College of Medicine & Veterinary Medicine

Cardiometabolic diseases 

Our researchers are working to understand what causes so many people to die from preventable conditions such as heart attack, stroke, diabetes and non-alcoholic fatty liver disease. 

Woman looking into microscope

Cardiometabolic diseases are a group of common but often preventable conditions including heart attack, stroke, diabetes, insulin resistance and non-alcoholic fatty liver disease.

There is a global increase in the number of people who experience one or more of these conditions during their lifetime. Smoking, lack of exercise, drinking a lot of alcohol and eating an unhealthy diet are recognised as the four main drivers of this rise. 

The high socioeconomic cost of cardiometabolic conditions to low, middle-income and wealthy countries make tackling these conditions critical to the health of our whole communities in the future. 


What we do

Our researchers are working to understand what causes so many people to die from preventable conditions. We are studying prevention, diagnosis and treatment of common conditions like heart and other circulatory diseases.  


Where we do it

The Centre for Cardiovascular Science  works to transform the diagnosis, treatment and management of people with heart and circulatory diseases.

The Centre for Inflammation Research studies the prevention, diagnosis and treatment of inflammatory conditions such as liver disease and cancer. Inflammation is an important process used by the body to fight infection and heal injuries. However, if inflammation is not controlled correctly by the body it can contribute to a wide range of common and serious diseases.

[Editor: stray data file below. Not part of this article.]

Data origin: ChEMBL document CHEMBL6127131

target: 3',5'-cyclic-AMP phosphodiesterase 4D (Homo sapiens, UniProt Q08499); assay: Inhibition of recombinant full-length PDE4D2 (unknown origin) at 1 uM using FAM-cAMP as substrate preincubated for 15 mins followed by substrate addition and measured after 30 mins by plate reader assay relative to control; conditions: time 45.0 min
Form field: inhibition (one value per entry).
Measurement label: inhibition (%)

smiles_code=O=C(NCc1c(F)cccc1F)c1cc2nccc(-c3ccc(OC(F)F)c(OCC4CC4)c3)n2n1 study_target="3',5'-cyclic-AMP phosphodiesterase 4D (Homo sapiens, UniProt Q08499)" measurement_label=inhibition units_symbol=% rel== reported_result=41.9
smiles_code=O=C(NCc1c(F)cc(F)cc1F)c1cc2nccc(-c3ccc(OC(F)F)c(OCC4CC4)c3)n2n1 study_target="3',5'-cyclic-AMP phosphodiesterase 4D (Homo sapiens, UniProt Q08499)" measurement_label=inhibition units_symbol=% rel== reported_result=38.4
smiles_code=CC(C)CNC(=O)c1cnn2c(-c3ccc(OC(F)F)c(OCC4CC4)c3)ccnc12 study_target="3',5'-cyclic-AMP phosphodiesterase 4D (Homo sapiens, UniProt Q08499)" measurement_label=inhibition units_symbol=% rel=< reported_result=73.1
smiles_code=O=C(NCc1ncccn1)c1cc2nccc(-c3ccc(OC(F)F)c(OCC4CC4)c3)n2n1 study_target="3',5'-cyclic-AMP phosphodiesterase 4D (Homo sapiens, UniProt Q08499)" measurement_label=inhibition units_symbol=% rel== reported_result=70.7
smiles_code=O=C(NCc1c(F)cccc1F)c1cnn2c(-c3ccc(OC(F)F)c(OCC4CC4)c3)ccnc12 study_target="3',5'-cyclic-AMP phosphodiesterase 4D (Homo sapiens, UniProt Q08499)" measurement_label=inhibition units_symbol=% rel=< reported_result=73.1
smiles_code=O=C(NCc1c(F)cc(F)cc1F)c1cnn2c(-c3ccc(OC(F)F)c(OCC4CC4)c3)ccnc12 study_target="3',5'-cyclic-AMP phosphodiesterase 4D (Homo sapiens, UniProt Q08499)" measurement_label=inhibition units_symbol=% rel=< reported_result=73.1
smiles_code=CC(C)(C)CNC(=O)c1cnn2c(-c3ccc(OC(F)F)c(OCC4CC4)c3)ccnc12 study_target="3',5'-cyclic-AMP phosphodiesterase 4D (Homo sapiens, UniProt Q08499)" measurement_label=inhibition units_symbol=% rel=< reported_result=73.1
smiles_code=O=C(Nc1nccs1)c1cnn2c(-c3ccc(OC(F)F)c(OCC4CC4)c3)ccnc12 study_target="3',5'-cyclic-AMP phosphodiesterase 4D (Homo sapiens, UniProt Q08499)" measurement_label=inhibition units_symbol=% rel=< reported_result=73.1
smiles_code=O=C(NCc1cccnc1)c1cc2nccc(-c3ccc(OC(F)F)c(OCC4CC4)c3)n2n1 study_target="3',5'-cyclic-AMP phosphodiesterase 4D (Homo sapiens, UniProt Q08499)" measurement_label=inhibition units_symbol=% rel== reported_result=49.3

The Centre for Regenerative Medicine (CRM) studies stem cells, disease and tissue repair to advance human health. Researchers at CRM are working on developing new treatments for major diseases including cancer, heart disease, liver failure, diabetes, and degenerative diseases such as multiple sclerosis and Parkinson's.

We also study the frequency of cardiometabolic diseases in the population and explore patterns to help us identify risk factors and potential causes. This work is carried out in our Centre for Population Health Sciences and Centre for Medical Informatics.



PhDs and Masters at the Centre for Inflammation Research

PhD and Masters by Research in Cardiovascular Science



Centre for Cardiovascular Science

Centre for Inflammation Research

Centre for Regenerative Medicine

Centre for Population Health Sciences

Centre for Medical Informatics